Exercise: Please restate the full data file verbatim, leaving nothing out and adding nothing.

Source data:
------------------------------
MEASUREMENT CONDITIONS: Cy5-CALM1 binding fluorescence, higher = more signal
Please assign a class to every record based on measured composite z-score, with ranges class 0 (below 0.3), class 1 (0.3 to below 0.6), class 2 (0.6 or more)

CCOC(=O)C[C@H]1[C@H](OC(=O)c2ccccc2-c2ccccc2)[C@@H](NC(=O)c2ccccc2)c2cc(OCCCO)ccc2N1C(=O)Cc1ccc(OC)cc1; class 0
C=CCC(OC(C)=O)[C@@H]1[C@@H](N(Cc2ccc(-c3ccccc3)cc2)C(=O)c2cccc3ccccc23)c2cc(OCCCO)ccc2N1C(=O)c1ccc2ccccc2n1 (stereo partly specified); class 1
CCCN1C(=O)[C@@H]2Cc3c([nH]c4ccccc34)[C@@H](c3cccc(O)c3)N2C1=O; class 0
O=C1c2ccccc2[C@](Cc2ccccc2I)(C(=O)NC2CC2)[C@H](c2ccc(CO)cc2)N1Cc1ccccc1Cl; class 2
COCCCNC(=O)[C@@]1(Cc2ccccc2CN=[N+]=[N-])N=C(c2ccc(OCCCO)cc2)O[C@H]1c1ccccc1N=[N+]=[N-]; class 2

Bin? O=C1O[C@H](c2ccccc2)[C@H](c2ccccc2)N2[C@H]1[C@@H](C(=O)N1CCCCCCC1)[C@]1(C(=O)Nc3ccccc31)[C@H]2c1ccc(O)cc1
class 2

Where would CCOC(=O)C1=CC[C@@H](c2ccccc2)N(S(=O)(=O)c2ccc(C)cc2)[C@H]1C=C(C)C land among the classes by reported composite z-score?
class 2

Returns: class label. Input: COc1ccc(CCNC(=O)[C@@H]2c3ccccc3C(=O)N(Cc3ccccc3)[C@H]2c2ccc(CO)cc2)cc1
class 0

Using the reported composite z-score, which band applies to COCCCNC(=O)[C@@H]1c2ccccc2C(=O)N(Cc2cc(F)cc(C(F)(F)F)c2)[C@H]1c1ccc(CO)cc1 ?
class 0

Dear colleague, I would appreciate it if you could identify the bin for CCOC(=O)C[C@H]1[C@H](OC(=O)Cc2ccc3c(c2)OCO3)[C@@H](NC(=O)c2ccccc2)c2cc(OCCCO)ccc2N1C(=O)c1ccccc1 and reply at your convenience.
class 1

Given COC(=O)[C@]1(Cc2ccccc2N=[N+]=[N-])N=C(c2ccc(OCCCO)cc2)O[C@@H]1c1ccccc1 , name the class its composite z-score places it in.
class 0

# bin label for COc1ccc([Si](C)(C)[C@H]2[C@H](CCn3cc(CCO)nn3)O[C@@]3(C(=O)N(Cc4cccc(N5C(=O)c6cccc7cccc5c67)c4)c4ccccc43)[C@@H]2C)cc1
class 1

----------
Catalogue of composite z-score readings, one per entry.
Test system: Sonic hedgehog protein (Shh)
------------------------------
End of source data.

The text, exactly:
MEASUREMENT CONDITIONS: Cy5-CALM1 binding fluorescence, higher = more signal
Please assign a class to every record based on measured composite z-score, with ranges class 0 (below 0.3), class 1 (0.3 to below 0.6), class 2 (0.6 or more)

CCOC(=O)C[C@H]1[C@H](OC(=O)c2ccccc2-c2ccccc2)[C@@H](NC(=O)c2ccccc2)c2cc(OCCCO)ccc2N1C(=O)Cc1ccc(OC)cc1; class 0
C=CCC(OC(C)=O)[C@@H]1[C@@H](N(Cc2ccc(-c3ccccc3)cc2)C(=O)c2cccc3ccccc23)c2cc(OCCCO)ccc2N1C(=O)c1ccc2ccccc2n1 (stereo partly specified); class 1
CCCN1C(=O)[C@@H]2Cc3c([nH]c4ccccc34)[C@@H](c3cccc(O)c3)N2C1=O; class 0
O=C1c2ccccc2[C@](Cc2ccccc2I)(C(=O)NC2CC2)[C@H](c2ccc(CO)cc2)N1Cc1ccccc1Cl; class 2
COCCCNC(=O)[C@@]1(Cc2ccccc2CN=[N+]=[N-])N=C(c2ccc(OCCCO)cc2)O[C@H]1c1ccccc1N=[N+]=[N-]; class 2

Bin? O=C1O[C@H](c2ccccc2)[C@H](c2ccccc2)N2[C@H]1[C@@H](C(=O)N1CCCCCCC1)[C@]1(C(=O)Nc3ccccc31)[C@H]2c1ccc(O)cc1
class 2

Where would CCOC(=O)C1=CC[C@@H](c2ccccc2)N(S(=O)(=O)c2ccc(C)cc2)[C@H]1C=C(C)C land among the classes by reported composite z-score?
class 2

Returns: class label. Input: COc1ccc(CCNC(=O)[C@@H]2c3ccccc3C(=O)N(Cc3ccccc3)[C@H]2c2ccc(CO)cc2)cc1
class 0

Using the reported composite z-score, which band applies to COCCCNC(=O)[C@@H]1c2ccccc2C(=O)N(Cc2cc(F)cc(C(F)(F)F)c2)[C@H]1c1ccc(CO)cc1 ?
class 0

Dear colleague, I would appreciate it if you could identify the bin for CCOC(=O)C[C@H]1[C@H](OC(=O)Cc2ccc3c(c2)OCO3)[C@@H](NC(=O)c2ccccc2)c2cc(OCCCO)ccc2N1C(=O)c1ccccc1 and reply at your convenience.
class 1

Given COC(=O)[C@]1(Cc2ccccc2N=[N+]=[N-])N=C(c2ccc(OCCCO)cc2)O[C@@H]1c1ccccc1 , name the class its composite z-score places it in.
class 0

# bin label for COc1ccc([Si](C)(C)[C@H]2[C@H](CCn3cc(CCO)nn3)O[C@@]3(C(=O)N(Cc4cccc(N5C(=O)c6cccc7cccc5c67)c4)c4ccccc43)[C@@H]2C)cc1
class 1

----------
Catalogue of composite z-score readings, one per entry.
Test system: Sonic hedgehog protein (Shh)